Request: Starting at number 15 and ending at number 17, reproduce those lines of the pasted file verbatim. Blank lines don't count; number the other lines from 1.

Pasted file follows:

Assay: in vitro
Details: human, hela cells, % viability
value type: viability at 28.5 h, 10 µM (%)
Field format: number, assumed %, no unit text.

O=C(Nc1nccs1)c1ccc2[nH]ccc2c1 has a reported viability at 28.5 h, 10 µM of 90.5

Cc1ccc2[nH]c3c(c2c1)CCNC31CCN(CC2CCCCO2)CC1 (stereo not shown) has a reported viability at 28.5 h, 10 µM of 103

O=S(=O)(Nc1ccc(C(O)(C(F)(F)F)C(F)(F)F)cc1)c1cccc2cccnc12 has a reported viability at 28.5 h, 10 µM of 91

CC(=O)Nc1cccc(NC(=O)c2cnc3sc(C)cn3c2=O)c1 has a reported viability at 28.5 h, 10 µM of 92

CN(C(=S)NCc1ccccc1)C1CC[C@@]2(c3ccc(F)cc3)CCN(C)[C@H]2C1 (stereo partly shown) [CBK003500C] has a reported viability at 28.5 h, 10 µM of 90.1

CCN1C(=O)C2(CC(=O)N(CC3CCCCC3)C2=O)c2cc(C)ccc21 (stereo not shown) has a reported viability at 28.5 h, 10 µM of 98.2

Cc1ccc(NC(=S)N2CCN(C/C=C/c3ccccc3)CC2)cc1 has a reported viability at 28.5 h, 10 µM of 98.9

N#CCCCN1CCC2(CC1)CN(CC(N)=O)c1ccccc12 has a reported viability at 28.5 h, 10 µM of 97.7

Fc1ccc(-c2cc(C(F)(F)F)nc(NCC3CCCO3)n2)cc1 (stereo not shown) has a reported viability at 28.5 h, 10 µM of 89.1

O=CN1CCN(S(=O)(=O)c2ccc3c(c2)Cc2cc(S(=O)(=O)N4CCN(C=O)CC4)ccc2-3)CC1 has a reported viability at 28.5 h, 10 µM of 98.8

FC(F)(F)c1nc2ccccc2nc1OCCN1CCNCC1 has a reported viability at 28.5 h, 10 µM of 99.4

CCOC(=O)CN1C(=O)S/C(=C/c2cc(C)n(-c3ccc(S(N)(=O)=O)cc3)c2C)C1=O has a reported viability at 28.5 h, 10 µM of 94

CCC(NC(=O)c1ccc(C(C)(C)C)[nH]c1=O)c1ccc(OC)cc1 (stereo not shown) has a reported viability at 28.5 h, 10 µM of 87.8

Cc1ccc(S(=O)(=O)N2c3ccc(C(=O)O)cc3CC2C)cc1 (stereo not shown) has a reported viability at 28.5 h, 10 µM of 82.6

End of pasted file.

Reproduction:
FC(F)(F)c1nc2ccccc2nc1OCCN1CCNCC1 has a reported viability at 28.5 h, 10 µM of 99.4

CCOC(=O)CN1C(=O)S/C(=C/c2cc(C)n(-c3ccc(S(N)(=O)=O)cc3)c2C)C1=O has a reported viability at 28.5 h, 10 µM of 94

CCC(NC(=O)c1ccc(C(C)(C)C)[nH]c1=O)c1ccc(OC)cc1 (stereo not shown) has a reported viability at 28.5 h, 10 µM of 87.8